Everybody Wants a Piece of the Action! (General Overview)
Pyromania has been an incredible and influential classic for many reasons. It helped established what would become Def Leppard’s signature glam metal sound. It also helped gain Def Leppard a much wider fan base. And it showcases the level of effort that the band puts into all their songs, making each track feel like a radio-worthy single.
“Mutt” Lange’s production of the album, along with the band’s past effort High ‘n’ Dryand future effort Hysteria, is remarkable. The sound quality gives the album a blisteringly loud and fun tone.
The song writing/composition is very memorable and catchy. All of the songs give the album a natural and even-flowing sense of diversity, ranging from the hard rock party tunes (“Rock! Rock! (Till You Drop)”, “Stagefright”, and “Rock of Ages”) to the soft, emotional ballads (“Foolin'” and “Too Late For Love”).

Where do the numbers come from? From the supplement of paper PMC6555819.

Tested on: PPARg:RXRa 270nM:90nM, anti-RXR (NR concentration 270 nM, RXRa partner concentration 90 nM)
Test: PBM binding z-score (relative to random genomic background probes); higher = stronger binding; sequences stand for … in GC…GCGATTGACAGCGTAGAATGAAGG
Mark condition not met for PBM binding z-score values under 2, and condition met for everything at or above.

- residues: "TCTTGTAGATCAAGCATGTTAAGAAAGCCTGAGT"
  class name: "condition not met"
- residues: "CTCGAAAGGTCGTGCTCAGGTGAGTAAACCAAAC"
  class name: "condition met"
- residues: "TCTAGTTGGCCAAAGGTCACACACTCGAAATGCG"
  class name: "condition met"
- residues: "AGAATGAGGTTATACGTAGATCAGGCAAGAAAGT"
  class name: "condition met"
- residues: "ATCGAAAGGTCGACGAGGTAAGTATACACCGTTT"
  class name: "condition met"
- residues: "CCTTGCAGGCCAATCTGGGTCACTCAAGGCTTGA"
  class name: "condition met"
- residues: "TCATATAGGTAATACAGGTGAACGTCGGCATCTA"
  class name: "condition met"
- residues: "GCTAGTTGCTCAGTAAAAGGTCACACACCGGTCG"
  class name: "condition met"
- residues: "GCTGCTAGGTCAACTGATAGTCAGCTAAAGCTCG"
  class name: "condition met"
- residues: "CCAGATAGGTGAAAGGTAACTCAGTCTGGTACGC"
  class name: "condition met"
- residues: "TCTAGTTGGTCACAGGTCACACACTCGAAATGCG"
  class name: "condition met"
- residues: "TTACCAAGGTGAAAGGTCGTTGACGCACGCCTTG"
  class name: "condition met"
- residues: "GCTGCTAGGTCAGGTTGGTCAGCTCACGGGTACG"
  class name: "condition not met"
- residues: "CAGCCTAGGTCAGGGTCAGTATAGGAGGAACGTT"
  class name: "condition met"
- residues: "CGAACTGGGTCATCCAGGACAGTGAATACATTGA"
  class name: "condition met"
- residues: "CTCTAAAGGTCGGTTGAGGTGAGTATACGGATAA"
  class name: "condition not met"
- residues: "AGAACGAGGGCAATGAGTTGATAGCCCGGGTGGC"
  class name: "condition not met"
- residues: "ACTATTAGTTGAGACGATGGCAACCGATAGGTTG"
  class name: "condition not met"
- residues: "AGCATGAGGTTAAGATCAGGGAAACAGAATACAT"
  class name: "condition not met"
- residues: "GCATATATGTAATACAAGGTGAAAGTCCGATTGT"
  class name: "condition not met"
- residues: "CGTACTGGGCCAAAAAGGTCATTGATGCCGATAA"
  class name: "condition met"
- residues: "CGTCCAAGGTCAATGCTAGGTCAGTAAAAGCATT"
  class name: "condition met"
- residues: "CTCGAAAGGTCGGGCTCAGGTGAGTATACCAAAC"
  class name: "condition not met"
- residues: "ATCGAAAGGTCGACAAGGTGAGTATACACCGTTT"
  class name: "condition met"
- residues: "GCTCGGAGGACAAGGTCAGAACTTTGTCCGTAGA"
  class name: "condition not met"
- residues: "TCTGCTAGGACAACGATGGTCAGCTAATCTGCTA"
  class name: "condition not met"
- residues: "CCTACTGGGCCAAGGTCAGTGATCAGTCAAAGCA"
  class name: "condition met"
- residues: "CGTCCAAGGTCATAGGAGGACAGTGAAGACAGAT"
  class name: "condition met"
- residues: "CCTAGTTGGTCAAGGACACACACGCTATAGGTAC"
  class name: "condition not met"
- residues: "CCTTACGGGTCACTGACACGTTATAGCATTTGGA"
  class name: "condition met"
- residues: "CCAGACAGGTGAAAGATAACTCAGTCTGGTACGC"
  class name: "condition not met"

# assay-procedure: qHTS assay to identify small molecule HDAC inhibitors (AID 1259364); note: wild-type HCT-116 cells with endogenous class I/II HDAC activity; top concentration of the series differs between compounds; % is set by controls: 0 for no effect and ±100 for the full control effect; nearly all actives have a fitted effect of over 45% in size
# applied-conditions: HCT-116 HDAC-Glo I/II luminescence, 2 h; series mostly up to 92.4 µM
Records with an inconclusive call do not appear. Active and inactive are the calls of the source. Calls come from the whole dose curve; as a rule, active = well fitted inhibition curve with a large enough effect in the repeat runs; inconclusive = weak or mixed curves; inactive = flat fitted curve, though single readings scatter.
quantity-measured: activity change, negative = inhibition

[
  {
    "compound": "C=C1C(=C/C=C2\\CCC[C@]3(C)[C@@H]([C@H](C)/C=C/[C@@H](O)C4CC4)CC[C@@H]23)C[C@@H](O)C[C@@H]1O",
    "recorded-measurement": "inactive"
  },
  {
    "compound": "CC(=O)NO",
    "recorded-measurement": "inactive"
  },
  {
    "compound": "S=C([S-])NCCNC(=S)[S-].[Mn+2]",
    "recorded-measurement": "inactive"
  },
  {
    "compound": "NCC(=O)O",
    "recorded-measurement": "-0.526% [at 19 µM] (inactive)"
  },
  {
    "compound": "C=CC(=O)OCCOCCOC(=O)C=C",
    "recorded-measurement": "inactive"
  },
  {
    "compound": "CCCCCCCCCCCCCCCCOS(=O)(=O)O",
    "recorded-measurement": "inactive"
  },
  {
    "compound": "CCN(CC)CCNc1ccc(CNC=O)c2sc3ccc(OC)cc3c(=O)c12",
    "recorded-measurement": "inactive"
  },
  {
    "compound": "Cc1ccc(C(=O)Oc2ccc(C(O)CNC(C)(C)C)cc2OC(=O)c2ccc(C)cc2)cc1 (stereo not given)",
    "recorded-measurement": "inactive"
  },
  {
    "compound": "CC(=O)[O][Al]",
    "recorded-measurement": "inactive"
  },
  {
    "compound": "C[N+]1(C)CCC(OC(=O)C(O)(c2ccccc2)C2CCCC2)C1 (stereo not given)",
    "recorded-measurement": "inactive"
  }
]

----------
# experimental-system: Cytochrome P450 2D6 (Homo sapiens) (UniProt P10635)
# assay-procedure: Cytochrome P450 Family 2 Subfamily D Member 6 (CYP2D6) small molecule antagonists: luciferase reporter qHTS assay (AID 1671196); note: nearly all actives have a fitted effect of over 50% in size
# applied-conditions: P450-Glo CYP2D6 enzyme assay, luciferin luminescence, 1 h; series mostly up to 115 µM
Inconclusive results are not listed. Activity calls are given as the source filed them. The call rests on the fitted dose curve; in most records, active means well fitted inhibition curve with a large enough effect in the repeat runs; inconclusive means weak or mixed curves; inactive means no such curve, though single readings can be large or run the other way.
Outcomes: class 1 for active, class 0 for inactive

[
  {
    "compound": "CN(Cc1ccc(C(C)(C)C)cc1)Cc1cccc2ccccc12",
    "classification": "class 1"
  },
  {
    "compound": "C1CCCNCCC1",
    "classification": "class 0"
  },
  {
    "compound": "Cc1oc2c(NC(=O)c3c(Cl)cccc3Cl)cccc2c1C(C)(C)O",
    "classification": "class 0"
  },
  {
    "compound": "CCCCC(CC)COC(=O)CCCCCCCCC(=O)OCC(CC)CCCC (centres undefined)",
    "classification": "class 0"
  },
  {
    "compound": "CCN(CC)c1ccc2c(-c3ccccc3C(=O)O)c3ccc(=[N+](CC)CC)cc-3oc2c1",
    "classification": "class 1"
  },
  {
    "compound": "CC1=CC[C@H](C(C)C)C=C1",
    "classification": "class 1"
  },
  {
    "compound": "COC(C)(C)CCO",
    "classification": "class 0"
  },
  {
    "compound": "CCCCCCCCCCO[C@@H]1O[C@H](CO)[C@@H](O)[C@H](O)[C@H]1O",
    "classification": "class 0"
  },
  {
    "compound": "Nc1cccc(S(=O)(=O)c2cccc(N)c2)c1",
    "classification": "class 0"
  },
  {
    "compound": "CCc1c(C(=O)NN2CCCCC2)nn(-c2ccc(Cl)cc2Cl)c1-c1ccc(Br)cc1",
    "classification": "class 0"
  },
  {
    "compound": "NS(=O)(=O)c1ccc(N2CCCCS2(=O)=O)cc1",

Listening to this album, you can tell Def Leppard and “Mutt” Lange put their heart and souls into this album. Every song had been re-written and re-recorded until they felt they were perfect for months at a time. And with that heartache, it all paid off in the end. Pyromania was and still is an incredible junior album effort, and it would prove to be an amazing prelude to what would be arguably considered the band’s greatest effort to date, Hysteria, some four years later.